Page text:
Anyway, the "supergroup" has already recorded an album and will be playing at SXSW -- although, if they value their dignity it would probably be best to avoid Austin completely. I doubt they’ll have too many people rocking out to “MMMBop” with chugging guitar lines.
From the LA Times:
Louie Bellson, a jazz drummer and bandleader who combined remarkable instrumental virtuosity with far-ranging compositional skills, has died. He was 84.
According to his wife, Francine, Bellson died Saturday at Cedars-Sinai Medical Center in Los Angeles of complications of Parkinson's disease following a broken hip in November.
Bellson's long, productive career stretched from his teens -- when, in competition with 40,000 other young players, he won the Slingerland National Gene Krupa drumming contest -- to the tours and seminars he continued until 2008.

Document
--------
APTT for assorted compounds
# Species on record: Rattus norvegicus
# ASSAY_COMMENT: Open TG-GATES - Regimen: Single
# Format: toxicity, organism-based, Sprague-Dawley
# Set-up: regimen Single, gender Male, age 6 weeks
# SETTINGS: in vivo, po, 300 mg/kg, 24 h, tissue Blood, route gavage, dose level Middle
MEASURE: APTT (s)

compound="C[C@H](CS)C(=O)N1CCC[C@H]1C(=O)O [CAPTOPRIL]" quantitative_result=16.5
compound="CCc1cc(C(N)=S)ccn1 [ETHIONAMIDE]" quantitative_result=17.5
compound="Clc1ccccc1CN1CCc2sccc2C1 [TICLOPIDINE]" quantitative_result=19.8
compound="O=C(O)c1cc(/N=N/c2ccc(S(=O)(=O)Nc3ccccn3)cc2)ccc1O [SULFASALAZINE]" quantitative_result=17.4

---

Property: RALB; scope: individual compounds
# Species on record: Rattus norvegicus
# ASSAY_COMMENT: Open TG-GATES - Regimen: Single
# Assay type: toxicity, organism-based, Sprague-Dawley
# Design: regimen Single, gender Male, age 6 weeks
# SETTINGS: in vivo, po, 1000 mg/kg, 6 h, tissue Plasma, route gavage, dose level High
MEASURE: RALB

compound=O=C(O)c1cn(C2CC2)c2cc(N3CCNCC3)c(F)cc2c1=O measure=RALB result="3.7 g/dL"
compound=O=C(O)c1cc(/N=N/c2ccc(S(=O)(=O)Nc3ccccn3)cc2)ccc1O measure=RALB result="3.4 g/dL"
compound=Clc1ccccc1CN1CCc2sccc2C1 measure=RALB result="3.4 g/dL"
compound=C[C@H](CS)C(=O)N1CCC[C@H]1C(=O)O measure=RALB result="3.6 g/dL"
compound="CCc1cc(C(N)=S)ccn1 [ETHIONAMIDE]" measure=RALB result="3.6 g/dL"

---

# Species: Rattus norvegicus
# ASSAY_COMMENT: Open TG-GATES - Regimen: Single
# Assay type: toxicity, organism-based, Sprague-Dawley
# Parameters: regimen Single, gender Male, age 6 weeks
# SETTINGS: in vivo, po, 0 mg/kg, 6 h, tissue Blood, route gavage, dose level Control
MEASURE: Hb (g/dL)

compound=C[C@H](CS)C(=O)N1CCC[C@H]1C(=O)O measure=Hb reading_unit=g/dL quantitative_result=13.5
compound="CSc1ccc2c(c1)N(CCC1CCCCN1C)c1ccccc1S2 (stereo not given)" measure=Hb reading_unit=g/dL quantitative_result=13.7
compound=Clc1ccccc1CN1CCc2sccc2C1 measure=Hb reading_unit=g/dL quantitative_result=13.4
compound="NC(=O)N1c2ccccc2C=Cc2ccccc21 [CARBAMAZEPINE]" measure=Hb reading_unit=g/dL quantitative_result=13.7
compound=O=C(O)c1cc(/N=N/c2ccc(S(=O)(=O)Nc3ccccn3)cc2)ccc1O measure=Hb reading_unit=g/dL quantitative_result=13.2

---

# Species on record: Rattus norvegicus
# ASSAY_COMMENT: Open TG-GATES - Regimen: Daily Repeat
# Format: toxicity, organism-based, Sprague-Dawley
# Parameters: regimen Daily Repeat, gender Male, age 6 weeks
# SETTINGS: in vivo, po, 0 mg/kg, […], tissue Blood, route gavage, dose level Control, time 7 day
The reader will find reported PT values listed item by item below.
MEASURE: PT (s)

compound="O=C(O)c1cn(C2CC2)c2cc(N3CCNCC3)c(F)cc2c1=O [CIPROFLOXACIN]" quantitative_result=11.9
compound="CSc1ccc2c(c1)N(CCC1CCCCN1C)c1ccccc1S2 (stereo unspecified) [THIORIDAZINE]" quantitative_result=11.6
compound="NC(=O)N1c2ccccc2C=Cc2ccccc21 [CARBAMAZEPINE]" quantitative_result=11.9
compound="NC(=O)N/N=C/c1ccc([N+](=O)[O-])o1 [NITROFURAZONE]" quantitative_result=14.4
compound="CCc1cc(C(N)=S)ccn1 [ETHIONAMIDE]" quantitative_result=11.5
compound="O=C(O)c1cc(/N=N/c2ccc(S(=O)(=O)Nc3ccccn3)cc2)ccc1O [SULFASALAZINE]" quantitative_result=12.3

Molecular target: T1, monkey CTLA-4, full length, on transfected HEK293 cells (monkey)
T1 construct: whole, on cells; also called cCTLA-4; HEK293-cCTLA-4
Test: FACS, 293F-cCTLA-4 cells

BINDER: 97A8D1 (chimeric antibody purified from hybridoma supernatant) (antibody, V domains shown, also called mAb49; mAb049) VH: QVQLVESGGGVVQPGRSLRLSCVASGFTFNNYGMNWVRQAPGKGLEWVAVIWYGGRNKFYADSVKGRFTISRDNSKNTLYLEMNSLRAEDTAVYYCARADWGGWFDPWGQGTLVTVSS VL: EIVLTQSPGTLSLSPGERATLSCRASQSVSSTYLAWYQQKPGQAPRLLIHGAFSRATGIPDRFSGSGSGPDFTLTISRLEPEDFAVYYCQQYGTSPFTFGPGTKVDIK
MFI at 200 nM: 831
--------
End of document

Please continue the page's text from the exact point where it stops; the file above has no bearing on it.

Indie Band Pays YOU to Download Their Record, Core Temperature of Hell Currently Unstably Hovering at 33 Degrees Fahrenheit
At TMT, we’re all about the jokes. And yes, here in 2009, both the economy and the state of the old-school Record Industry model are ripe for ceremonious and symbolic cage-rattling, irreverent flouting, and semi-satirical marketing exploitation. But come on, people. A band paying the consumer to download their album digitally? Well, that’s just the kind of ridiculous thing that those VH1 I Love Nostalgia shows will devote an entire segment to when the 2009 show comes along (in 2010).
As part of a marketing campaign motivated by, among other things, a seeming desire to finally “get famous,” Philly-based indie rock band Officer Roseland is paying fans $1 to download their new, unfortunately titled, and woefully graphic-designed album, Stimulus Package, from their website MyStimulusPackage.org.